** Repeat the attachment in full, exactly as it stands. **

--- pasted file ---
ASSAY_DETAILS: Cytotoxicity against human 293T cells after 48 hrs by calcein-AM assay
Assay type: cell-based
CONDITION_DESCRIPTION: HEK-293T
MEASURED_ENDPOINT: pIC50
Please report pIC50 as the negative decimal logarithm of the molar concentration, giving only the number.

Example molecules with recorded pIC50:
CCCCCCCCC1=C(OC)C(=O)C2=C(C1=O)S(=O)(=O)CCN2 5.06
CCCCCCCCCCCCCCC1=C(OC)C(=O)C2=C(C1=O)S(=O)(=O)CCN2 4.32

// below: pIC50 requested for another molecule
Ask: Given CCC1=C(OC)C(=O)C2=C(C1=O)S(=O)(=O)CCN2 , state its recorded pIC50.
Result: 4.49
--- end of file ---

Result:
ASSAY_DETAILS: Cytotoxicity against human 293T cells after 48 hrs by calcein-AM assay
Assay type: cell-based
CONDITION_DESCRIPTION: HEK-293T
MEASURED_ENDPOINT: pIC50
Please report pIC50 as the negative decimal logarithm of the molar concentration, giving only the number.

Example molecules with recorded pIC50:
CCCCCCCCC1=C(OC)C(=O)C2=C(C1=O)S(=O)(=O)CCN2 5.06
CCCCCCCCCCCCCCC1=C(OC)C(=O)C2=C(C1=O)S(=O)(=O)CCN2 4.32

// below: pIC50 requested for another molecule
Ask: Given CCC1=C(OC)C(=O)C2=C(C1=O)S(=O)(=O)CCN2 , state its recorded pIC50.
Result: 4.49